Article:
BOSTON -- David Ortiz seems fully recovered from his poor start to the season.
"It's nice to see David feel good about himself, where he feels good enough to commit like that," Boston manager Terry Francona said.
Ortiz, who was hitting just .185 with just one homer at the end of May, also hit a solo homer Sunday. He's hit safely in 24 of his last 29 games and raised his average to .225.
"That was a big hit for us," said Dustin Pedroia, who was on first. "If I was over a bit that shot would have got me."
Pedroia homered among his three hits for the Red Sox, who have not been swept at home this season. They also averted their first three-game losing streak at Fenway Park, where they improved to 26-12.
Trailing 4-3 in the seventh, Boston took the lead against Seattle's bullpen. Ortiz's two-out RBI single tied it against Miguel Batista (5-3) after J.D. Drew walked and Pedroia singled. Reliever Mark Lowe then came in and walked consecutive batters, with Jacoby Ellsbury's walk forcing in the go-ahead run.
Kotsay followed with a two-run single, making it 7-4. Ellsbury then scored on Kenji Johjima's passed ball before reliever Sean White ended it by striking out Jason Varitek.
Ellsbury also hit a solo homer for Boston.
Ronny Cedeno had a bases-loaded triple for Seattle, which won its first series in Boston since 2001.
"I thought we put ourselves in a position to win," Seattle manager Don Wakamatsu said. "I thought we played this game similarly to how we have the last four or five games, going into the seventh with a one-run lead."
Seattle, which has never swept a three-game series in Fenway, completed a nine-game road trip against the Dodgers, Yankees and Red Sox at 5-4.
"It was a big win," Pedroia said. "Obviously you don't want to get swept at home."
Justin Masterson (3-2) pitched 1 1/3 scoreless innings of relief for the win.
Pedroia homered into the Green Monster seats and Ortiz hit his over the Mariners' bullpen in the first to give Boston a 2-0 lead.
The Mariners, who came back from early 2-0 deficits to win the series' first two games, took advantage of Pedroia's error to score three unearned runs on Cedeno's triple in the fourth.
Pedroia dropped third baseman Kevin Youkilis' throw on a potential inning-ending grounder with runners on first and second and one out. After Chris Woodward struck out, Cedeno's slicing drive down the right-field line bounced in front of a sliding Drew and rolled into the corner.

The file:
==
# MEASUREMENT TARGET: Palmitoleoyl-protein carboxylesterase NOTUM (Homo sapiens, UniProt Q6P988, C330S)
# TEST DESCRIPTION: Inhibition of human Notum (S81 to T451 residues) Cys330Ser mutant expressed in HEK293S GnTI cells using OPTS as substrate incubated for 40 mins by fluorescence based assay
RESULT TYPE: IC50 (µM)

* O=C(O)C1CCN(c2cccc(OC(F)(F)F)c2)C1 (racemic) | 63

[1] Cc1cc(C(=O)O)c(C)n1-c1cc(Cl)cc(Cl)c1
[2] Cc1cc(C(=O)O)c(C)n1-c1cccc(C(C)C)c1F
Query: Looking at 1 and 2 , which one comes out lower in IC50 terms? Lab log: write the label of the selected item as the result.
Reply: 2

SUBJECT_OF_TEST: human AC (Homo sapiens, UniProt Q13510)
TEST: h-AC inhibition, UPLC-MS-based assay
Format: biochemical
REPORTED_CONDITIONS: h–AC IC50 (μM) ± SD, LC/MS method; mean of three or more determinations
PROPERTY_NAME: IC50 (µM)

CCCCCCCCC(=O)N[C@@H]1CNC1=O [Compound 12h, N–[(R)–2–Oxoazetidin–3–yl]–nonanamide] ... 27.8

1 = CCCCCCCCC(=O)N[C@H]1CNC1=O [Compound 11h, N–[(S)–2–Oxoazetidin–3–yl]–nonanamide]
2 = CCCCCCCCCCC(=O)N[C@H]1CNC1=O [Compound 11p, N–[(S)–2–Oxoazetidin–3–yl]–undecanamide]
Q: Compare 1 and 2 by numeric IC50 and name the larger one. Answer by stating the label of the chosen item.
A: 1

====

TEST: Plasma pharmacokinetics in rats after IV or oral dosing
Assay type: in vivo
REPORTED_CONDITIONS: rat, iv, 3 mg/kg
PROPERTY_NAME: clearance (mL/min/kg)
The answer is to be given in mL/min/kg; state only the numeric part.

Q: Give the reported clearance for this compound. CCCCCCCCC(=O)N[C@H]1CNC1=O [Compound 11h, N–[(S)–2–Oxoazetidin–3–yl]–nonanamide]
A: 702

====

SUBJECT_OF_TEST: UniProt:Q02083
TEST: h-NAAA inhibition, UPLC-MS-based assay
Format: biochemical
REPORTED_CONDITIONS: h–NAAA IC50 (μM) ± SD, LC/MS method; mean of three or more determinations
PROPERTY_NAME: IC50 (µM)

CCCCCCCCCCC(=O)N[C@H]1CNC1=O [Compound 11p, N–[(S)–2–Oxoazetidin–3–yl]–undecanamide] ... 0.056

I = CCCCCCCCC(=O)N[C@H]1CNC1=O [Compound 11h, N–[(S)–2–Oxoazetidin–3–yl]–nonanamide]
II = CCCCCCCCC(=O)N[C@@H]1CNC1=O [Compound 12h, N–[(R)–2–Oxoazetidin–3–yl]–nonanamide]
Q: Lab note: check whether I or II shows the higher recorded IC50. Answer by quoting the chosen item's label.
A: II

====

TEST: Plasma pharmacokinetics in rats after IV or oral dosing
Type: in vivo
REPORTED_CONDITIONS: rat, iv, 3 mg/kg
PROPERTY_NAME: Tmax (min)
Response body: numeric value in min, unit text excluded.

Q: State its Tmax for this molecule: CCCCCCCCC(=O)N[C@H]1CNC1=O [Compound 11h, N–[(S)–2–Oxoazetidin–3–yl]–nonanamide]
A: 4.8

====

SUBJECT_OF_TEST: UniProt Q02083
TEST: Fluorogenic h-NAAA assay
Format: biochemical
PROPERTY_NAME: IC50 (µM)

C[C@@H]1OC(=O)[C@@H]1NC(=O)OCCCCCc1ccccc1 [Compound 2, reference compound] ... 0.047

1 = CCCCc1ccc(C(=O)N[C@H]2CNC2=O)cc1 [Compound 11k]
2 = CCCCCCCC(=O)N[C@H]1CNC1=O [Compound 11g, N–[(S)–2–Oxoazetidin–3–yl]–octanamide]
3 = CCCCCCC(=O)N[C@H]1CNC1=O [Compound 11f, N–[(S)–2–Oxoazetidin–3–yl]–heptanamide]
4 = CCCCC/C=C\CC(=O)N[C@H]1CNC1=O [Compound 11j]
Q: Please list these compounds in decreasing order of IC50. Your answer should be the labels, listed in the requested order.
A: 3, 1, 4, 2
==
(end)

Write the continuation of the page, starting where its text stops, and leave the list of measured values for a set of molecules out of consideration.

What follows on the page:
Boston starter Jon Lester allowed four runs -- one earned -- on eight hits, striking out nine and walking three while throwing a season-high 122 pitches. He had surrendered three or fewer runs in his last six starts, going 4-1.
Seattle's Brandon Morrow gave up three runs, six hits with seven strikeouts and two walks in six innings.
"I thought it was my best outing," Morrow said.
Ryan Langerhans' sacrifice fly made it 4-2 in the fifth, but Ellsbury's shot into the Mariners' pen cut it to one in the sixth.
Francona decided to have a little fun with all-star selection Tim Wakefield. After having the other five -- Jason Bay, Pedroia, Youkilis, Josh Beckett and Jonathan Papelbon -- in the office, he wanted to tell the 42-year old Wakefield he didn't make it. "It didn't last very long," Francona said. Wakefield's version of the story was: "It was pretty funny. I was actually in the weight room doing my work and [pitching coach John] Ferrell had come in and said, `Tito wants to see you after he talks to the other guys.' I didn't know what other guys. Then I got to his office and the office was closed. When it opened, he called me into the office and I saw all the other guys walking out with their all-star packages. He sat me down and tried to play it off like it wasn't good news. He couldn't hold the laughter." ... RHP Felix Hernandez and OF Ichiro Suzuki were the Mariners' All-Star selections. "We told them how proud we are of them," Wakamatsu said.